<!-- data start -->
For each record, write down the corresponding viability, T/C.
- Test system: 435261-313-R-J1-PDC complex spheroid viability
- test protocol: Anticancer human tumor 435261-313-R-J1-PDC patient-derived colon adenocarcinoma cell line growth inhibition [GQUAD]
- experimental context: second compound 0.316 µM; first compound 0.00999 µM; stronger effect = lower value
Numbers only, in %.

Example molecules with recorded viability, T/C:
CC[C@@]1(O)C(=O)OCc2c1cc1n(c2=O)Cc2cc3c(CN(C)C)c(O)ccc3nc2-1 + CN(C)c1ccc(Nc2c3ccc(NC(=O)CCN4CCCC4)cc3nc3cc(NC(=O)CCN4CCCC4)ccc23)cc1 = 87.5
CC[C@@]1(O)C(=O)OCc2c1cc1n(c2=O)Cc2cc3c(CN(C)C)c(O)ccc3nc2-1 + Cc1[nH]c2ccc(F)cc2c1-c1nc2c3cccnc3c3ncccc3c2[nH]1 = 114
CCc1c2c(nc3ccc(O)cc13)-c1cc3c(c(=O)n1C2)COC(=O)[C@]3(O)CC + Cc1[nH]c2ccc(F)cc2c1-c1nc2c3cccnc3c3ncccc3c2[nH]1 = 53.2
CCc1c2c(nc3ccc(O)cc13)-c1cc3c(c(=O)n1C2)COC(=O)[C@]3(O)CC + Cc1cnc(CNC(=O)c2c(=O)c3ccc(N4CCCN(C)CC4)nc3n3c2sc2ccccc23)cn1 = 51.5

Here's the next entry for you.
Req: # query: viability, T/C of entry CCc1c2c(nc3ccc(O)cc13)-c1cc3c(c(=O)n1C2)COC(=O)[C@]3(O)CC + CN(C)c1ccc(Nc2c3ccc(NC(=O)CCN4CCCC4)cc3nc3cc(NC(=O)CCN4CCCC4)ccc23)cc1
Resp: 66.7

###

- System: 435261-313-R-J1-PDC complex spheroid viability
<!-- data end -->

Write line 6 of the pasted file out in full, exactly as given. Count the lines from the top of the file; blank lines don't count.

Example molecules with recorded viability, T/C: